In fairness, there is no telling which investor will do best in the coming growing season because no one knows precisely what the weather will be. If we get many days of mild sunshine, not too hot and not too cold, that continue for the entire season, Investor # 1 will be most amply rewarded for his optimistic /aggressive / some might even say cavalier approach to gardening. But if the sun don't shine, or the rains are too hard, or a late-season hailstorm cuts down some of the best specimens, then Investor # 2 will be the one who can re-seed, re-plant, and cull specimens from more protected areas. His willingness to keep some seed corn back, to plant in different areas, and to be willing to accept that not all days will be sunny will keep his garden growing.
I understand that if you see lilacs the two or three weeks a year they are in bloom, you might be ready to rush right out and fill your entire yard with lilacs. But I've also been gardening this plot long enough to know that wishin’ don't make it so. I know there are good seasons and bad, seasons of light and seasons of darkness, springs filled with hope and winters which some despair will never end.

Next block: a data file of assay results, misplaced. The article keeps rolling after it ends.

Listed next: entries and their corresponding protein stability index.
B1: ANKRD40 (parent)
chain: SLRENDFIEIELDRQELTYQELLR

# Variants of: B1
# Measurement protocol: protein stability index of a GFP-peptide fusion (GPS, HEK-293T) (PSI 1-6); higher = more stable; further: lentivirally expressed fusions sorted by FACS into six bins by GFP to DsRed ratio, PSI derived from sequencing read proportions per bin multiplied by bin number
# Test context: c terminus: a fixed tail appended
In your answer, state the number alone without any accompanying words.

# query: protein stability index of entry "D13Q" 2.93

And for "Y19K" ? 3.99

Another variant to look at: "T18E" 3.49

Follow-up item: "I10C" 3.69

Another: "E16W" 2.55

I know I would be far more successful at attracting capital if I had it in me to tell potential clients that winter was no more; that every day of the entire year was going to be sunny and bright. That kind of optimism may be infectious, but it's also ludicrous. That’s why I try to blend the analysis that leads to buy-and-hold with the willingness to protect gains / control risk that momentum investors enjoy on their best days.
I am rock-solid certain that as long as entrepreneurial capitalism survives on earth, the stock markets that are the ultimate arbiters of entrepreneurial success will surge forward, consolidate, surge again, correct, surge again, tumble, and surge again. I am a cockeyed optimist on the future. However, I realize that sometimes we put our powder in the shed to keep it dry and sometimes we sprinkle it about.